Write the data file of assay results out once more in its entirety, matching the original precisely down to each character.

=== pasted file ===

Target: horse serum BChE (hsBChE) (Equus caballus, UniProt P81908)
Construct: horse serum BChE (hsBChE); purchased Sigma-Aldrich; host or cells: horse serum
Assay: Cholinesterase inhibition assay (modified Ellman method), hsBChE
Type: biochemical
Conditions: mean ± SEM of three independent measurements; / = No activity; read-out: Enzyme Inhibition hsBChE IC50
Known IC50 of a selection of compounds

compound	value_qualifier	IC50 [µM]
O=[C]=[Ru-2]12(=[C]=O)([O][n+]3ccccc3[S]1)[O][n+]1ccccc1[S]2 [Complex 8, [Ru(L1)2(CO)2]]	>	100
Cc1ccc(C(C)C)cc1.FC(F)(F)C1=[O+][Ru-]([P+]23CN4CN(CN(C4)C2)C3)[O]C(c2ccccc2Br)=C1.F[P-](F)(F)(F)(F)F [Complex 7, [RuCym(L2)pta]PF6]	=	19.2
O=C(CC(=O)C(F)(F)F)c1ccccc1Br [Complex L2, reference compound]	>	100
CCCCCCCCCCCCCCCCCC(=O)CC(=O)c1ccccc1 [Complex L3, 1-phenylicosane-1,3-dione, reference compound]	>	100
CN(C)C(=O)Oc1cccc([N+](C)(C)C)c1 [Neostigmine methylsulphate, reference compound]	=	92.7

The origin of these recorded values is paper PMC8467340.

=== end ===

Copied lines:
Target: horse serum BChE (hsBChE) (Equus caballus, UniProt P81908)
Construct: horse serum BChE (hsBChE); purchased Sigma-Aldrich; host or cells: horse serum
Assay: Cholinesterase inhibition assay (modified Ellman method), hsBChE
Type: biochemical
Conditions: mean ± SEM of three independent measurements; / = No activity; read-out: Enzyme Inhibition hsBChE IC50
Known IC50 of a selection of compounds

compound	value_qualifier	IC50 [µM]
O=[C]=[Ru-2]12(=[C]=O)([O][n+]3ccccc3[S]1)[O][n+]1ccccc1[S]2 [Complex 8, [Ru(L1)2(CO)2]]	>	100
Cc1ccc(C(C)C)cc1.FC(F)(F)C1=[O+][Ru-]([P+]23CN4CN(CN(C4)C2)C3)[O]C(c2ccccc2Br)=C1.F[P-](F)(F)(F)(F)F [Complex 7, [RuCym(L2)pta]PF6]	=	19.2
O=C(CC(=O)C(F)(F)F)c1ccccc1Br [Complex L2, reference compound]	>	100
CCCCCCCCCCCCCCCCCC(=O)CC(=O)c1ccccc1 [Complex L3, 1-phenylicosane-1,3-dione, reference compound]	>	100
CN(C)C(=O)Oc1cccc([N+](C)(C)C)c1 [Neostigmine methylsulphate, reference compound]	=	92.7

The origin of these recorded values is paper PMC8467340.